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The art of storytelling: how to shape reality

Storytelling is a fundamental aspect of communication and people have been practicing it for all of recorded history. Today storytelling is commonly known as a tool for businesses to communicate their values and goals in a way that appeals to consumers on an emotional level. However, when used correctly, storytelling can be so convincing that it shapes an entire reality.

How storytelling may influence history books

Pulitzer Prize-winning author, Viet Thanh Nguyen, writes: “All wars are fought twice, the first time on the battlefield, the second time in memory”. In the age of mass media, effective storytelling can manipulate the public’s perception of events which may have occurred less than a century ago. 

According to the chart below, composed by French blogger Olivier Berruyer using survey data from the French Institute of Public Opinion, in May 1945 most people in France credited the Soviets for defeating Nazi Germany. However, by June 2004 it seems like the French had changed their mind as by then the US was considered to be the deciding factor in winning World War II. 

As Vox points out in their article «Assessing the “biggest contributor to victory” in a rigorous way is exceptionally difficult». Nevertheless, this notable shift in perspective can largely be attributed to the way WWII was portrayed through Hollywood movies and American media. This is a prime example of how storytelling can completely change the way we remember historical events.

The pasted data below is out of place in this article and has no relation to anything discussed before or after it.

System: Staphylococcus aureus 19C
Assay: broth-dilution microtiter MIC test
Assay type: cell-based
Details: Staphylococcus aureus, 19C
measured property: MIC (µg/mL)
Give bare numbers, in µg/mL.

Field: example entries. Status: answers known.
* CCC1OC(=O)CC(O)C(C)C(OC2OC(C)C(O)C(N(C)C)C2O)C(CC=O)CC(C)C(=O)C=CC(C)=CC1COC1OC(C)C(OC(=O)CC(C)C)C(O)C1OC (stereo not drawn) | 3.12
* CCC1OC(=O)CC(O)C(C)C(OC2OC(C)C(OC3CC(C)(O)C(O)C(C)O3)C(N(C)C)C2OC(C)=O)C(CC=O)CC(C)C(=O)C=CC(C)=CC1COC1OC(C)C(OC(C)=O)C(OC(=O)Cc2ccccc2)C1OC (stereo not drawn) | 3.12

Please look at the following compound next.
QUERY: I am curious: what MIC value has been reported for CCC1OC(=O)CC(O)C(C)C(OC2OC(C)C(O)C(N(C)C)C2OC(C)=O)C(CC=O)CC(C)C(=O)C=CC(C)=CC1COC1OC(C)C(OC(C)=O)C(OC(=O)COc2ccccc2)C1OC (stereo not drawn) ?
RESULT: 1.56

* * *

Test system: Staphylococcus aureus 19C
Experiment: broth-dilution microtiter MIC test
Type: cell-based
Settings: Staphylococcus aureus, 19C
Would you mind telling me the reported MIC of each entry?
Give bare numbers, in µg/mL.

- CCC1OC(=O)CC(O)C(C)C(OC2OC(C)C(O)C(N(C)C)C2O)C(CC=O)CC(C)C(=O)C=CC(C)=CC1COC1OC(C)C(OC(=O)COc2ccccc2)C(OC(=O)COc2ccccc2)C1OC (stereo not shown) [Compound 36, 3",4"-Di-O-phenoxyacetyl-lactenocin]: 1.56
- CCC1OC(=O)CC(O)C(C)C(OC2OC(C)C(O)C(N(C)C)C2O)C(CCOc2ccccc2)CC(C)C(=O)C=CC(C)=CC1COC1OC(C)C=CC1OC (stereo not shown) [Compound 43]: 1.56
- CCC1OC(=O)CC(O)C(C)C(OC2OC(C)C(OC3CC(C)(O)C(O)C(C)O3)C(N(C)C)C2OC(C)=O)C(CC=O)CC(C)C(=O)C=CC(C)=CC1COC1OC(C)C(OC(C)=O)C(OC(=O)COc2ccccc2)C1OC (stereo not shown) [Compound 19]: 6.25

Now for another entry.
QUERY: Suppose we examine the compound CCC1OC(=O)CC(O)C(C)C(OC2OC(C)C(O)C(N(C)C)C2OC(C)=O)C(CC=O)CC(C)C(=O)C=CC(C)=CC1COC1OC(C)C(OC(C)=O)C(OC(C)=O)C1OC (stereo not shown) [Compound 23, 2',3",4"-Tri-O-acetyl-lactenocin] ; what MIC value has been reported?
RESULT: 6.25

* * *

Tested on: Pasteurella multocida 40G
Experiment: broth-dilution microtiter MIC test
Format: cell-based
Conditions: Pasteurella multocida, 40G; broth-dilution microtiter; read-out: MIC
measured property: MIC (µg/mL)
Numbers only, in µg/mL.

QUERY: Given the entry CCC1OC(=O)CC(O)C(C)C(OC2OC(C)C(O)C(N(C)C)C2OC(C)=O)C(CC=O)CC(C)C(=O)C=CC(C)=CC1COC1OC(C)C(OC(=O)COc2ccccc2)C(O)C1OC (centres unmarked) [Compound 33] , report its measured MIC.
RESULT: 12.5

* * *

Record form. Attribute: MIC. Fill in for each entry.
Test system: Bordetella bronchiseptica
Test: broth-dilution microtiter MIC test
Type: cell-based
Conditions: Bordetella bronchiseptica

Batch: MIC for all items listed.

Alexander the Great… storyteller

Alexander the Great was a capable strategist but a better storyteller. Most people are familiar with the famous Greek general who conquered the Persian Empire in 300 BC, but perhaps many aren’t aware of the persona he created for himself which drastically helped him win each battle. 

As soon as he left Greece and marched into the Persian Empire he began carefully crafting an image for himself as a God-king. Stories of Alexander’s godly status were common and he heavily leaned into them. Greek historian, Plutarch, wrote about how Alexander’s father was actually Zeus, the King of the Gods. To further substantiate this claim to godhood, after freeing Egypt, Alexander was crowned pharaoh, a title reserved only for the son of the Egyptian god Ra. 

Another famous example of how Alexander built up his image is the tale of the Gordian knot. According to an ancient prophecy, whoever was to untie the impossible knot would become the king of Asia. When Alexander and his army arrived at Gordium, a deliberate stop in Alexander’s journey East, he sliced the knot with his sword claiming to have fulfilled the prophecy. 

What storytelling can do for a brand

Skillful storytelling can turn a man into a God and a group effort into a single-handed victory. Learning to channel this tool can be extremely beneficial to businesses who wish to reach a wider audience. Apple, for example, are masters of storytelling. Although nowadays most smartphones cost the same, Apple have carefully crafted their brand to be associated with luxury and status making their devices feel like more than just objects. 

Effectively communicating one’s brand can yield great results in the long run. Great storytelling shapes reality and perspectives. By building a brand with just words, businesses can truly achieve their potential in a cost-efficient manner. 

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